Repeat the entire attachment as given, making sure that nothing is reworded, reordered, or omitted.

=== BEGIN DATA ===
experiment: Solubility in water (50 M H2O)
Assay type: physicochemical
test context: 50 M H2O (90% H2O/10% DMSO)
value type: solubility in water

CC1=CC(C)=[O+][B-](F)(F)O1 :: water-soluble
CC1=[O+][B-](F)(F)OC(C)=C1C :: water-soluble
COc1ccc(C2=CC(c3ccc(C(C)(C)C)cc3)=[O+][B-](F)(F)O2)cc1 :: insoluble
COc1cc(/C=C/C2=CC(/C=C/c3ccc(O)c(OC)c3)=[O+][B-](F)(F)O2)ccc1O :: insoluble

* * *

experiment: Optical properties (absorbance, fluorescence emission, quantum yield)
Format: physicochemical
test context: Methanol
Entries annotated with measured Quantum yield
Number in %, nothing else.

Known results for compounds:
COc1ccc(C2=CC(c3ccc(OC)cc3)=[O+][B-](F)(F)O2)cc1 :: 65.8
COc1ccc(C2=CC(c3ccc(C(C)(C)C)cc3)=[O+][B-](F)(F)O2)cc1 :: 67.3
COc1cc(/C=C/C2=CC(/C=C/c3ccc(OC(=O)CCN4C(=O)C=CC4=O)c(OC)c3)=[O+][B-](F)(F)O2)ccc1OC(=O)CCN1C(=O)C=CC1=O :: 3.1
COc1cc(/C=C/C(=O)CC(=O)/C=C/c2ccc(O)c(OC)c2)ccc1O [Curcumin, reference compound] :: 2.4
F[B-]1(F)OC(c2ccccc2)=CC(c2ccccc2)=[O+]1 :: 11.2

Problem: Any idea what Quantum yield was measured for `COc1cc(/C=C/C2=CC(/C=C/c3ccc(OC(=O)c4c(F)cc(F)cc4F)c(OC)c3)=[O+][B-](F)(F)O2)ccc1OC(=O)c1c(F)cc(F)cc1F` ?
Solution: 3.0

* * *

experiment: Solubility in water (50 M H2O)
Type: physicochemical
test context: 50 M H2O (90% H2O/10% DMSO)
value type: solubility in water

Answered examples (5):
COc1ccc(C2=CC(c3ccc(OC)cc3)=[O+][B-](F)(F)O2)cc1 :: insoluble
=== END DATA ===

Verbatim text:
experiment: Solubility in water (50 M H2O)
Assay type: physicochemical
test context: 50 M H2O (90% H2O/10% DMSO)
value type: solubility in water

CC1=CC(C)=[O+][B-](F)(F)O1 :: water-soluble
CC1=[O+][B-](F)(F)OC(C)=C1C :: water-soluble
COc1ccc(C2=CC(c3ccc(C(C)(C)C)cc3)=[O+][B-](F)(F)O2)cc1 :: insoluble
COc1cc(/C=C/C2=CC(/C=C/c3ccc(O)c(OC)c3)=[O+][B-](F)(F)O2)ccc1O :: insoluble

* * *

experiment: Optical properties (absorbance, fluorescence emission, quantum yield)
Format: physicochemical
test context: Methanol
Entries annotated with measured Quantum yield
Number in %, nothing else.

Known results for compounds:
COc1ccc(C2=CC(c3ccc(OC)cc3)=[O+][B-](F)(F)O2)cc1 :: 65.8
COc1ccc(C2=CC(c3ccc(C(C)(C)C)cc3)=[O+][B-](F)(F)O2)cc1 :: 67.3
COc1cc(/C=C/C2=CC(/C=C/c3ccc(OC(=O)CCN4C(=O)C=CC4=O)c(OC)c3)=[O+][B-](F)(F)O2)ccc1OC(=O)CCN1C(=O)C=CC1=O :: 3.1
COc1cc(/C=C/C(=O)CC(=O)/C=C/c2ccc(O)c(OC)c2)ccc1O [Curcumin, reference compound] :: 2.4
F[B-]1(F)OC(c2ccccc2)=CC(c2ccccc2)=[O+]1 :: 11.2

Problem: Any idea what Quantum yield was measured for `COc1cc(/C=C/C2=CC(/C=C/c3ccc(OC(=O)c4c(F)cc(F)cc4F)c(OC)c3)=[O+][B-](F)(F)O2)ccc1OC(=O)c1c(F)cc(F)cc1F` ?
Solution: 3.0

* * *

experiment: Solubility in water (50 M H2O)
Type: physicochemical
test context: 50 M H2O (90% H2O/10% DMSO)
value type: solubility in water

Answered examples (5):
COc1ccc(C2=CC(c3ccc(OC)cc3)=[O+][B-](F)(F)O2)cc1 :: insoluble